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Hypothalamus-Pituitary-Gonad Axis (HPG) Related Research Reagents

Hypothalamus-Pituitary-Gonad Axis (HPG) refers to the hypothalamus, pituitary gland, and gonads, just like these individual endocrine glands are single entities. Because these glands usually work together, physiologists and endocrinologists describe them as a single system.

The HPG axis plays a vital role in the development and regulation of many human systems (such as the reproduction and immune system). The fluctuation of this axis will cause changes in the hormones produced by each gland, and produce various local and systemic effects on the human body. This axis controls the development, reproduction and aging of animals. Gonadotropin-releasing hormone (GnRH) is secreted from the hypothalamus by neurons expressing GnRH. The front part of the pituitary gland produces luteinizing hormone (LH) and follicle-stimulating hormone (FSH), while the gonads produce estrogen and testosterone. HPA, HPG and HPT axes are the three ways that the hypothalamus and pituitary gland directly regulate neuroendocrine function.

Highlighted Functions

HPG axisFig.1 HPG axis

Reproduction - One of the most important functions of the HPG system. HPG axis is to regulate reproduction by controlling the uterine and ovarian cycles. In males, the production of GnRH, LH and FSH is similar, but the effects of these hormones are different.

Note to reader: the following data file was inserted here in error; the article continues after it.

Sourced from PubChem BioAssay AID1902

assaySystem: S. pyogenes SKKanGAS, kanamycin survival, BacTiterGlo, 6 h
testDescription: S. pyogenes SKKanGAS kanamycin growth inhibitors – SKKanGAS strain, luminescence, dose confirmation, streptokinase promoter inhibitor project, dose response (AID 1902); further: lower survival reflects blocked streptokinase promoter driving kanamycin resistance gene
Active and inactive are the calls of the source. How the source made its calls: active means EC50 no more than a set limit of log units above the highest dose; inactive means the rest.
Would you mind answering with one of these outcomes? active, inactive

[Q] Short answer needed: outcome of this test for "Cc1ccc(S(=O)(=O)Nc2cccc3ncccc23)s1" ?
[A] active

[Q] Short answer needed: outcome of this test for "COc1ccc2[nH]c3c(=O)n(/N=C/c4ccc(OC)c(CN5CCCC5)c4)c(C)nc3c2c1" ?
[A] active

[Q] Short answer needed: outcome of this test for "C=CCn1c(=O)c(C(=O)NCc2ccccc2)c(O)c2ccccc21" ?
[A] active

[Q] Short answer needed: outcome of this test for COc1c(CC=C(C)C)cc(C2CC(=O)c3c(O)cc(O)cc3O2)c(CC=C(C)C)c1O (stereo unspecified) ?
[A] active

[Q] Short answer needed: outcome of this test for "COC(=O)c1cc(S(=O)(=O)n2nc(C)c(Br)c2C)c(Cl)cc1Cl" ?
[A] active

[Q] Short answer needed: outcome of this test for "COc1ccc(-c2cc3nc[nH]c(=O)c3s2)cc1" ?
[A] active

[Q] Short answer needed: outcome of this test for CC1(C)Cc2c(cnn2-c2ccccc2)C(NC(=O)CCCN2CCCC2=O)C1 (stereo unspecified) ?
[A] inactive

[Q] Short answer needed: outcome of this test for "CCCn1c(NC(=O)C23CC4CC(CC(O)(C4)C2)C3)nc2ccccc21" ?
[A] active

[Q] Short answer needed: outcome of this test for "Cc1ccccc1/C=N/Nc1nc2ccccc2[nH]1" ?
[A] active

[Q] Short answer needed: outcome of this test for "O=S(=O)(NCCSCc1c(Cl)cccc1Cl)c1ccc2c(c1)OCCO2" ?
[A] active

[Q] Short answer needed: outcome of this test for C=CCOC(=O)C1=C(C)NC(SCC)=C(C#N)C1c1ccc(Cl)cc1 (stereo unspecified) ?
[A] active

Life cycle - Activation and deactivation of the HPG axis also help to regulate the life cycle.

Sexual dimorphism and behavior - Sex steroids also affect behavior, because sex steroids affect the structure and function of the brain. During development, hormones help determine how neurons synapsed and migrate to cause sexual dimorphism. It is believed that FSH may play an important role in brain development and differentiation.


HPG regulation in malesFig.2 HPG regulation in males.

The hypothalamus is located in the brain and secretes GnRH. GnRH moves down the front part of the pituitary gland through the pituitary system, and binds to receptors on secretory cells of the pituitary gland. In response to GnRH stimulation, these cells produce LH and FSH and enter the bloodstream. These two hormones play an important role in communication with the gonads. In women, FSH and LH mainly act to activate the ovaries to produce estrogen and inhibin, and regulate the menstrual cycle and ovarian cycle. In men, LH stimulates the interstitial cells located in the testis to produce testosterone, while FSH plays a role in spermatogenesis. Recent studies have shown that there is a neurosteroid axis, which helps the cortex to regulate GnRH production in the hypothalamus.

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